For there I must live all alone, alone,
For there I must live all alone.'"

Holding her breath, Jane stopped, and eased around the doorframe…

To peer into Lady Sif's chambers.

The whole, large room was decked out in soft white, highlighted with gold. Three broad eastern windows, covered with sheer curtains, let in the sweeping light. Off to the left stood a great, curtained bed even more lavish than Jane's. Across the room sat a broad vanity, its mirror facing the door where Jane stood. And there, seated at it with her back to her, was Lady Sif. She wore a loose, sleeveless pale dress that was doubtlessly her nightgown, and she was singing wistfully to herself as she carefully pulled the pins out from her up-bound hair—

And let her breathtaking obsidian tresses tumble around her shoulders and down her back. After she finished, she picked up a brush and brought it up to her head.

Then, Sif saw Jane. She caught sight of her reflection in the mirror. Sif's eyes flashed.

But Jane was too overcome to be afraid.

"Oh…Sif," she breathed, crossing the soft carpet to stand behind her. Sif watched her fixedly in the mirror. Jane's brow tightened in something like pain.

"You have the most beautiful hair!" Jane gasped. Sif blinked—and though her lips parted, she said nothing.

"May I?" Jane asked, holding out her hand toward the brush. Sif hesitated, then carefully handed it to her.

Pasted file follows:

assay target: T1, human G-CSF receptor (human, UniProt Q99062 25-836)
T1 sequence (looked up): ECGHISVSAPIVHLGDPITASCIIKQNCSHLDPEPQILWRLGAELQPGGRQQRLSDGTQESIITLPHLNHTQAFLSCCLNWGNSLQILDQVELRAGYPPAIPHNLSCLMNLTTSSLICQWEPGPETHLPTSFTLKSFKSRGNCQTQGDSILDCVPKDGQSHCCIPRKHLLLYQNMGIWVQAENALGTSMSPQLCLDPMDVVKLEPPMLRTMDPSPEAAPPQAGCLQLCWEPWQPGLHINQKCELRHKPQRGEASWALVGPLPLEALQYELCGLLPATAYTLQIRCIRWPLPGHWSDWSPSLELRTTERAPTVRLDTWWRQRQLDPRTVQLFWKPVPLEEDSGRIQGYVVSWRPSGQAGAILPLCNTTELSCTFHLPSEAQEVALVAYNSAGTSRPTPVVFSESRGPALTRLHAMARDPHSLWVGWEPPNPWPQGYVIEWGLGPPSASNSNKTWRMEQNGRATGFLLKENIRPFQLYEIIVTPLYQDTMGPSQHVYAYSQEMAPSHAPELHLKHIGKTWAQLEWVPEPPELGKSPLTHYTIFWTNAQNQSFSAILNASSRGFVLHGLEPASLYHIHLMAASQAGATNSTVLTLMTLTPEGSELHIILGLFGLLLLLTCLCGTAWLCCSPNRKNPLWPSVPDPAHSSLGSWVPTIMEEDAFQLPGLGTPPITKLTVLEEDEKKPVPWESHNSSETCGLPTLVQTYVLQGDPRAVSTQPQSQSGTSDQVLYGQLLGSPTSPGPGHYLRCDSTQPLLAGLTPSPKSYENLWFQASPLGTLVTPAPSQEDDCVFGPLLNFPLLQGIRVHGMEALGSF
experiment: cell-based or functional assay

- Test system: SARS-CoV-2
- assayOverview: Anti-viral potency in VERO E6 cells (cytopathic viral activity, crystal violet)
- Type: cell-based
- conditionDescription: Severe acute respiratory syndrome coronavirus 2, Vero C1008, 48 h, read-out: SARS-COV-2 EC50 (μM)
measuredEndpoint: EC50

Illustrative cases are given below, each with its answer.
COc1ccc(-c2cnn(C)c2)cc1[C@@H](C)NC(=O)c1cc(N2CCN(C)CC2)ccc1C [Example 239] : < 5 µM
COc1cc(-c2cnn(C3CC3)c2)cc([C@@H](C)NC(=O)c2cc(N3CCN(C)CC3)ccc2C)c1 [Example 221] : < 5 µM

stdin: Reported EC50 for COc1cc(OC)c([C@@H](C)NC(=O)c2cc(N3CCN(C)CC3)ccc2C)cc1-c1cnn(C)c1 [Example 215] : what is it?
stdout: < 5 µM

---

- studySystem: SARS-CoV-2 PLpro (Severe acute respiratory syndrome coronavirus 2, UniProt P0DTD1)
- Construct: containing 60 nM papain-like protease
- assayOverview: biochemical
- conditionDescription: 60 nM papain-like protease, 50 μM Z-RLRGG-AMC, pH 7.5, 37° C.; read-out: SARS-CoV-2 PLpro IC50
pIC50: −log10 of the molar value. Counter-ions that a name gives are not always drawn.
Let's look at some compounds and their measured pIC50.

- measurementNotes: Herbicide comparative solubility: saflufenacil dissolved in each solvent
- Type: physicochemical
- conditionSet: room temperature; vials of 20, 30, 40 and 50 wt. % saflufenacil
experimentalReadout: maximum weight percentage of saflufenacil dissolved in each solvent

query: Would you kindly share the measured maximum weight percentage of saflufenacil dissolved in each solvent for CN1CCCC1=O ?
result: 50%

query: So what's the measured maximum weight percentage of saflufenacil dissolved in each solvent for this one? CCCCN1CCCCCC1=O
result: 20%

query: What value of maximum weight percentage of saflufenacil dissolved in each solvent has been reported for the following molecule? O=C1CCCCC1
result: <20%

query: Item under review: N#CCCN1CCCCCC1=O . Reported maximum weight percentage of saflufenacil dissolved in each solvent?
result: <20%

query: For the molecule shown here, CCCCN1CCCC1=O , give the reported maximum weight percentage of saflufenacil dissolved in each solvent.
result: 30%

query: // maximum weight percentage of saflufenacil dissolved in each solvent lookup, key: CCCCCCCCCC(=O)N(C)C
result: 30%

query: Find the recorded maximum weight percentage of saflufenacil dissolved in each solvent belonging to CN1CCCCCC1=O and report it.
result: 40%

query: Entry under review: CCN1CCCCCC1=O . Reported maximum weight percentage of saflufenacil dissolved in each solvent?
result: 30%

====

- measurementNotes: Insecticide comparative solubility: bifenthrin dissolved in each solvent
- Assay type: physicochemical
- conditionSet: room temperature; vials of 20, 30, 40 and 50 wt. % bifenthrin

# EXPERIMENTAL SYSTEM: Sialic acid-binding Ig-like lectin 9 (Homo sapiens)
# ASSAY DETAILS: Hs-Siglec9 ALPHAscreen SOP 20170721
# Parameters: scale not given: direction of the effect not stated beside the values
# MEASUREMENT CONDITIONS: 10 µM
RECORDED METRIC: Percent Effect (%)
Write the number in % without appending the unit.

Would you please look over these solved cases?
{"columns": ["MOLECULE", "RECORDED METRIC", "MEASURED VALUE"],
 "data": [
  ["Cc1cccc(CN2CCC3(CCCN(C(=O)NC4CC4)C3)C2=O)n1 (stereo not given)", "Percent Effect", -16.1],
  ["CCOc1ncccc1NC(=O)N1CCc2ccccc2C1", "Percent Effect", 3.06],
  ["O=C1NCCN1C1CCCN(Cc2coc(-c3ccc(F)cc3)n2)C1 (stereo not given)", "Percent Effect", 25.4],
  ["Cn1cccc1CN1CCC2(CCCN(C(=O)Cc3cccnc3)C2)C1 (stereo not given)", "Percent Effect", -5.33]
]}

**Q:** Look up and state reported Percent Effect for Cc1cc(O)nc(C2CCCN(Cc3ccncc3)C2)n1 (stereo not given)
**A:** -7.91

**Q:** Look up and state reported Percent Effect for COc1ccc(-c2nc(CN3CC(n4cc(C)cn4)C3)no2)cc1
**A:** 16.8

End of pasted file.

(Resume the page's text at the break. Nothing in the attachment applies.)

Expertly, but softly and reverently, Jane took up a long lock of hair in one hand and ran the brush through it with the other. Sif's hair gave way to her strokes like silk.

"My mother used to have hair just like this," Jane said, an ache running straight through her at the soft feel and the look of these tresses. "I used to love just brushing and brushing and brushing it for her. My dad was blonde, so I got this sort of nondescript, brown…" Jane swallowed hard, smiled and shrugged as she kept combing. Her voice quieted. "But I was always so jealous of my mother's jet black hair." She glanced up at Sif's reflection. She stopped brushing.

There were tears in Sif's eyes.

"Are you all right?" Jane whispered.

"I'm fine," Sif gasped, reaching up and swiping at her eyes. "I'm fine."

Something pulled at Jane's heart again. Gently, she resumed brushing, even as Sif leaned her head forward and closed her eyes. At last, Jane took a breath, and quietly took a risk.

"Thor came to see me today."

Sif's eyes opened.

"Oh?" she said, but her voice broke. Jane pretended she didn't notice, and nodded.

"Yes," she said. She paused a moment, and drew the brush down smoothly. "He said he did not want to marry me."

Sif's head came up. Her eyes went wide.

"And I said I didn't want to marry him, either," Jane added.

Sif whirled around in her chair and pinned Jane in place with a lethal look.

"You had better not be playing games with me, Midgardian—"

"I'm not," Jane said, ducking her head and smiling a little. "Really. It's the truth." She met Sif's eyes, and handed her the brush. Sif stared at her.

And then she leaped up and threw her arms around Jane.

Jane went stiff and dropped the brush. It thudded to the floor.

"Oh, you have no idea—" Sif choked, backing up and taking Jane by the shoulders, then reaching down and grabbing her hands. She shook her head hard, tears dripping down her face. She squeezed her eyes shut. "You have no idea," she said in a grave, rough voice. "What kind of night I just spent."

"Oh, I think I do," Jane sighed, glancing away. Sif's bright eyes found her, then she frowned.

"What do you mean?"

Jane sighed again, and sank down into a stool next to the vanity. Sif let go of her hands and sat down again, turning toward her and drying her tears.